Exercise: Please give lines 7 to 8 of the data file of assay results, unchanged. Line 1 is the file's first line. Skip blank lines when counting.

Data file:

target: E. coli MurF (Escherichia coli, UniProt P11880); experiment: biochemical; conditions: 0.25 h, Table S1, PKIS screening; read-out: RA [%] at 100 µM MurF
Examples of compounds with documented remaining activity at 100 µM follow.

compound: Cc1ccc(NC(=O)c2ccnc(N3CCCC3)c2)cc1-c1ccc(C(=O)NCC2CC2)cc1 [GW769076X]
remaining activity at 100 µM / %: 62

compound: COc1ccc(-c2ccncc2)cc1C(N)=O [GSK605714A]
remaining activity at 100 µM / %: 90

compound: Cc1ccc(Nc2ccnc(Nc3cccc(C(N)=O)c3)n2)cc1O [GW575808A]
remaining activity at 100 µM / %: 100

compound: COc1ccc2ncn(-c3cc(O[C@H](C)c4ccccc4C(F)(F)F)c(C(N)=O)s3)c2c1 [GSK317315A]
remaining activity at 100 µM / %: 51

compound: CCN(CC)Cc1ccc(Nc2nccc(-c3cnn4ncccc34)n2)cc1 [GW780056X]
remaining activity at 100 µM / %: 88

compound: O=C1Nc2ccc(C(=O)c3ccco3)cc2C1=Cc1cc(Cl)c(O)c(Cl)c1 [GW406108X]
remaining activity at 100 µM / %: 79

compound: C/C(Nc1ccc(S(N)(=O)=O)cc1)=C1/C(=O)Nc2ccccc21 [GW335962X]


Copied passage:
compound: Cc1ccc(Nc2ccnc(Nc3cccc(C(N)=O)c3)n2)cc1O [GW575808A]
remaining activity at 100 µM / %: 100